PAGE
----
Projects on the geometry of perception and cognition
Author(s)Berinstein, Sofia Rebeca
Massachusetts Institute of Technology. Dept. of Architecture.
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The projects presented in this thesis, which include performance, photography, and sculpture, investigate perception and cognition through the study and reconfiguration of content drawn from philosophy, cognitive science, and linguistics. I suspect that the language that we use to communicate about perception may be faulty. Within this critical perspective, the projects are propositions in response to the question: What is the form of perception/cognition? Underlying the projects is a fundamental philosophical question: Why do we have conscious experience? In philosophy these are referred to, respectively, as the hard and easy problems of consciousness. I investigate the linguistic structures of 'language' and 'parole' in a related attempt to understand the function of language, first independently, and then within a cognitive framework. The experiments begin with words such as 'definition', 'vision', 'perception' and represent systems defined by these signifies using objects, actions, and images. Reconfiguring the words into tangible experiments allows the nature of the phenomenon to be examined outside of the limitations of linguistic description. Ideally, the incongruity that might exist between the words and the experiences of perception and cognition can be uncovered through this process.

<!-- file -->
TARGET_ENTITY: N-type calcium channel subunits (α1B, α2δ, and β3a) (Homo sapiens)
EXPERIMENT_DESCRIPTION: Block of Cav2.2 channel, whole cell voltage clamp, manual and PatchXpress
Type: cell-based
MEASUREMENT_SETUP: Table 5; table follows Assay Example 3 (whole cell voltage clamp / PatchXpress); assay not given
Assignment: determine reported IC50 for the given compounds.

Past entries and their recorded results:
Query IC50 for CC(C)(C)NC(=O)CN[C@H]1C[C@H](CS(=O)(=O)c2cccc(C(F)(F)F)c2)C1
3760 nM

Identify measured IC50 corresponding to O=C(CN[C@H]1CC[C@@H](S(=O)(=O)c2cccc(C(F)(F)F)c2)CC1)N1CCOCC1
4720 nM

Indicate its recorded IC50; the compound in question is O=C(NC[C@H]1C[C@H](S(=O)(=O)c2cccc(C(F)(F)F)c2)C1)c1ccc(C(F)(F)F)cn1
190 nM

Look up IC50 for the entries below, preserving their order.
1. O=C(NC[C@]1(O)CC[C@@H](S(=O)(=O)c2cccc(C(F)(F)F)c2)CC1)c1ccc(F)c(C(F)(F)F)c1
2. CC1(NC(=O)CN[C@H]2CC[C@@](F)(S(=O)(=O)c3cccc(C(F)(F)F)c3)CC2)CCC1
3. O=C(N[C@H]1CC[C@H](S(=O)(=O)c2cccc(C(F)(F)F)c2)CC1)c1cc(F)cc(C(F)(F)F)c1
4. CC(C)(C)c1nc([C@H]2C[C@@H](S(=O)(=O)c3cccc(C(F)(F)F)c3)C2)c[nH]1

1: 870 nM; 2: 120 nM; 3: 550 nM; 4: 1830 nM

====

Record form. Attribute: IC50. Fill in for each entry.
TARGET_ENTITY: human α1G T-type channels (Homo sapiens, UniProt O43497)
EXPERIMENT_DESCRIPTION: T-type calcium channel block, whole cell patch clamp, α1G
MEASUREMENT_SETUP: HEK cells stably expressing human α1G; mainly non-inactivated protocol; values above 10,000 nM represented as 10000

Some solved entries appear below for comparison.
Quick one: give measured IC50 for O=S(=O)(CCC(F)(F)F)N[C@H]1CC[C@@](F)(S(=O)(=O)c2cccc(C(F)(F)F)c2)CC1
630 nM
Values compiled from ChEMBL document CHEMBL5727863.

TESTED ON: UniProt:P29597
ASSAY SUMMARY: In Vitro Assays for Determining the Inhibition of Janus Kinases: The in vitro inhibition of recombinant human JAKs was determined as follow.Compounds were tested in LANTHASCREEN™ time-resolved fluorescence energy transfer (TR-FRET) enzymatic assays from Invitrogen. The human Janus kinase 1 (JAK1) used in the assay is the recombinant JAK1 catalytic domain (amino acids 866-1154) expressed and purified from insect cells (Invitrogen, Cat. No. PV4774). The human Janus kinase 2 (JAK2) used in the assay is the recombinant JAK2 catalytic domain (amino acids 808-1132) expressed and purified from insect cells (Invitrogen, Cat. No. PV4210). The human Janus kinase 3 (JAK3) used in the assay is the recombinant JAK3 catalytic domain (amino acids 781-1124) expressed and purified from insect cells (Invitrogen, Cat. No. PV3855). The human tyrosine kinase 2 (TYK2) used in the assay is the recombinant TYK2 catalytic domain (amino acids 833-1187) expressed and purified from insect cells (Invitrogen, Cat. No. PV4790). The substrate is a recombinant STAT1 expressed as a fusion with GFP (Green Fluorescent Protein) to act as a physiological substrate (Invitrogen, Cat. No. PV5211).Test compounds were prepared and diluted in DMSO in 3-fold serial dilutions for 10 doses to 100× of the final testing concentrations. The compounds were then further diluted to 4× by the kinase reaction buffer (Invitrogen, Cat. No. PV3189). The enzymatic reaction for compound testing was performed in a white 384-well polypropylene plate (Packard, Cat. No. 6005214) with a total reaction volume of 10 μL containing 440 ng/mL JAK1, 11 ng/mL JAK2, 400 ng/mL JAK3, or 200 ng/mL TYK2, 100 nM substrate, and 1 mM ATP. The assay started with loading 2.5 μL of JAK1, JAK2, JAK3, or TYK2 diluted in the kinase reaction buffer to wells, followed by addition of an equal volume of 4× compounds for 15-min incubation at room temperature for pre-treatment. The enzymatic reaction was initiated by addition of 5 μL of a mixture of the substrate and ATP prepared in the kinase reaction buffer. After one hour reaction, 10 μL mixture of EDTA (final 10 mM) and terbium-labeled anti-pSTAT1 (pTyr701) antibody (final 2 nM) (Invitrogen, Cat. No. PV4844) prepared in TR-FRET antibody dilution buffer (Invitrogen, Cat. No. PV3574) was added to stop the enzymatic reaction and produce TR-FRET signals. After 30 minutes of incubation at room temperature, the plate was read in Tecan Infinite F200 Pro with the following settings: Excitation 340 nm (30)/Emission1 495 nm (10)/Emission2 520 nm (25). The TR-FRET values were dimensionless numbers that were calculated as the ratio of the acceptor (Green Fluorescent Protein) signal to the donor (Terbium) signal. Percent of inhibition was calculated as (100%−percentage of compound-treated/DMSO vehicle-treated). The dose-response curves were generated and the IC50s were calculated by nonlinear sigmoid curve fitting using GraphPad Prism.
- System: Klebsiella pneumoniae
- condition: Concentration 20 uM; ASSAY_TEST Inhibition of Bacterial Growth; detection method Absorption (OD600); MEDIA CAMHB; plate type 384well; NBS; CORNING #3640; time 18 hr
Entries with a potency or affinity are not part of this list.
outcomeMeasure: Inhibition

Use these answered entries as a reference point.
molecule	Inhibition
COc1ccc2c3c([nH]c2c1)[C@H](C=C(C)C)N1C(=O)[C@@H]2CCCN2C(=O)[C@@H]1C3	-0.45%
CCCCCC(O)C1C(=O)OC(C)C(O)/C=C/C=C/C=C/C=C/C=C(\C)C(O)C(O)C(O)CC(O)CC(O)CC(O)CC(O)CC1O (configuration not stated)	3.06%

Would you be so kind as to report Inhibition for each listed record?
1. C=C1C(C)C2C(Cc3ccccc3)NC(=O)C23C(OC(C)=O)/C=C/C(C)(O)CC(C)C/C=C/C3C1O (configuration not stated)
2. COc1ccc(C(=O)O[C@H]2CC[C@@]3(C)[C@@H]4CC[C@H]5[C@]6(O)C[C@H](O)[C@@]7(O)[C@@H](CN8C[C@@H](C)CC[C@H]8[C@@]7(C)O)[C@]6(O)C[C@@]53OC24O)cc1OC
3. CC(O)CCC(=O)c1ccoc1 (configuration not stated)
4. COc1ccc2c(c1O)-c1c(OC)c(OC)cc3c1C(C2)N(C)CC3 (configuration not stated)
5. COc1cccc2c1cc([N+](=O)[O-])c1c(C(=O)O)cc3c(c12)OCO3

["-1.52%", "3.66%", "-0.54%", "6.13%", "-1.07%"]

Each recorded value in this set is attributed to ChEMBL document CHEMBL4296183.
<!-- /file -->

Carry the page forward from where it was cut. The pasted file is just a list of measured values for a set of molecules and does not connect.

Thesis (S.M. in Art, Culture and Technology)--Massachusetts Institute of Technology, Dept. of Architecture, 2012.This electronic version was submitted by the student author. The certified thesis is available in the Institute Archives and Special Collections.Cataloged from student-submitted PDF version of thesis.Includes bibliographical references (p. -).
DepartmentMassachusetts Institute of Technology. Dept. of Architecture.
Massachusetts Institute of Technology